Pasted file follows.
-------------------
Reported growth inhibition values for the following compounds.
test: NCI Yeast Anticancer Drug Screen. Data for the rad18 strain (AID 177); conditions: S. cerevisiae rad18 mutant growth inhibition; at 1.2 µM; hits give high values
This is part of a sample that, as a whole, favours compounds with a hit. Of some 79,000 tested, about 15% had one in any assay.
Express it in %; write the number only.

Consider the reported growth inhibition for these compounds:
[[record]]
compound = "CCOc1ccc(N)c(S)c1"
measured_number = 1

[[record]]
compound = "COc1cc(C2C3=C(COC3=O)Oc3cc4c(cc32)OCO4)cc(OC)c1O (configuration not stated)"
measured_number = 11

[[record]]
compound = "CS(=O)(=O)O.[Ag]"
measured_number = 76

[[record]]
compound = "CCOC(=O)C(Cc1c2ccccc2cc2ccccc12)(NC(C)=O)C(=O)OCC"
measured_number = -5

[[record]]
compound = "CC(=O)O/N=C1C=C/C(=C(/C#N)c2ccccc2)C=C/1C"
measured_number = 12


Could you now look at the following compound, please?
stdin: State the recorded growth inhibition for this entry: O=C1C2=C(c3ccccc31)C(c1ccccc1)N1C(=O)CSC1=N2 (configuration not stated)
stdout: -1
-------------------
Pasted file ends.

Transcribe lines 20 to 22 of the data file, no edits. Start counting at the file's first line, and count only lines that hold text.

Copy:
measured_number = 12


Could you now look at the following compound, please?
stdin: State the recorded growth inhibition for this entry: O=C1C2=C(c3ccccc31)C(c1ccccc1)N1C(=O)CSC1=N2 (configuration not stated)